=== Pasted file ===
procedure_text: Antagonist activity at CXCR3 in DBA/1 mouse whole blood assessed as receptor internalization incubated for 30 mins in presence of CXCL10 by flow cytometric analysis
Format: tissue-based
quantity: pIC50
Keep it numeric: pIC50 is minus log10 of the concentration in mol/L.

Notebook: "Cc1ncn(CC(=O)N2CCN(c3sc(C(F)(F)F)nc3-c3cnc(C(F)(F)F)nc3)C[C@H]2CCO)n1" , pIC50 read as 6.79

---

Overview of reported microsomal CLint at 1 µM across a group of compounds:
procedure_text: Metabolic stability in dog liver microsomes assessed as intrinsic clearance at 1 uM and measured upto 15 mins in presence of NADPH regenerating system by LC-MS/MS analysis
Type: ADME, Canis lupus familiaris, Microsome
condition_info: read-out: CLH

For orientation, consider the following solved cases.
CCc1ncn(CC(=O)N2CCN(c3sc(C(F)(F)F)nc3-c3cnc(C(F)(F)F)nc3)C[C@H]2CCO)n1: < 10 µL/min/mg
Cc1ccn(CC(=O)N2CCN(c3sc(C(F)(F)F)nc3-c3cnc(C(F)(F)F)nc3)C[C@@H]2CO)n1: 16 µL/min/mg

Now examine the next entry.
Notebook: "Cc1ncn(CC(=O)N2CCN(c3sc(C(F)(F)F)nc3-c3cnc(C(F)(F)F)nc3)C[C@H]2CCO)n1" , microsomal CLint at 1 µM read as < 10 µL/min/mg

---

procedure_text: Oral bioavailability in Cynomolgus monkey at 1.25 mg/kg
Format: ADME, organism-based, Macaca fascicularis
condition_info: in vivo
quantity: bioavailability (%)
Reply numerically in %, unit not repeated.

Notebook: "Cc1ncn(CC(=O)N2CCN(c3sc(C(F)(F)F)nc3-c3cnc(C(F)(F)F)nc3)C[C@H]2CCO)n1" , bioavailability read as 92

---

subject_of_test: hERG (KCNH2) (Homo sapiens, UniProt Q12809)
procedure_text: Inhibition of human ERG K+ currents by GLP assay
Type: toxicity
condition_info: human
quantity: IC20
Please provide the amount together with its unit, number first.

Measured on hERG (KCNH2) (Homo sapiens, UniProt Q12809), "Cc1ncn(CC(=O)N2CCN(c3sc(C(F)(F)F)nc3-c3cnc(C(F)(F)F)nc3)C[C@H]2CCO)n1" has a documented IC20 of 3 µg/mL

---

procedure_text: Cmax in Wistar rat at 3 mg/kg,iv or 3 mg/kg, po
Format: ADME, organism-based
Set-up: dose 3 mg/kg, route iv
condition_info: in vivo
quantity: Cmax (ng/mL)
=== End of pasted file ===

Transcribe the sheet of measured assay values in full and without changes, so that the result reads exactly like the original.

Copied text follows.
procedure_text: Antagonist activity at CXCR3 in DBA/1 mouse whole blood assessed as receptor internalization incubated for 30 mins in presence of CXCL10 by flow cytometric analysis
Format: tissue-based
quantity: pIC50
Keep it numeric: pIC50 is minus log10 of the concentration in mol/L.

Notebook: "Cc1ncn(CC(=O)N2CCN(c3sc(C(F)(F)F)nc3-c3cnc(C(F)(F)F)nc3)C[C@H]2CCO)n1" , pIC50 read as 6.79

---

Overview of reported microsomal CLint at 1 µM across a group of compounds:
procedure_text: Metabolic stability in dog liver microsomes assessed as intrinsic clearance at 1 uM and measured upto 15 mins in presence of NADPH regenerating system by LC-MS/MS analysis
Type: ADME, Canis lupus familiaris, Microsome
condition_info: read-out: CLH

For orientation, consider the following solved cases.
CCc1ncn(CC(=O)N2CCN(c3sc(C(F)(F)F)nc3-c3cnc(C(F)(F)F)nc3)C[C@H]2CCO)n1: < 10 µL/min/mg
Cc1ccn(CC(=O)N2CCN(c3sc(C(F)(F)F)nc3-c3cnc(C(F)(F)F)nc3)C[C@@H]2CO)n1: 16 µL/min/mg

Now examine the next entry.
Notebook: "Cc1ncn(CC(=O)N2CCN(c3sc(C(F)(F)F)nc3-c3cnc(C(F)(F)F)nc3)C[C@H]2CCO)n1" , microsomal CLint at 1 µM read as < 10 µL/min/mg

---

procedure_text: Oral bioavailability in Cynomolgus monkey at 1.25 mg/kg
Format: ADME, organism-based, Macaca fascicularis
condition_info: in vivo
quantity: bioavailability (%)
Reply numerically in %, unit not repeated.

Notebook: "Cc1ncn(CC(=O)N2CCN(c3sc(C(F)(F)F)nc3-c3cnc(C(F)(F)F)nc3)C[C@H]2CCO)n1" , bioavailability read as 92

---

subject_of_test: hERG (KCNH2) (Homo sapiens, UniProt Q12809)
procedure_text: Inhibition of human ERG K+ currents by GLP assay
Type: toxicity
condition_info: human
quantity: IC20
Please provide the amount together with its unit, number first.

Measured on hERG (KCNH2) (Homo sapiens, UniProt Q12809), "Cc1ncn(CC(=O)N2CCN(c3sc(C(F)(F)F)nc3-c3cnc(C(F)(F)F)nc3)C[C@H]2CCO)n1" has a documented IC20 of 3 µg/mL

---

procedure_text: Cmax in Wistar rat at 3 mg/kg,iv or 3 mg/kg, po
Format: ADME, organism-based
Set-up: dose 3 mg/kg, route iv
condition_info: in vivo
quantity: Cmax (ng/mL)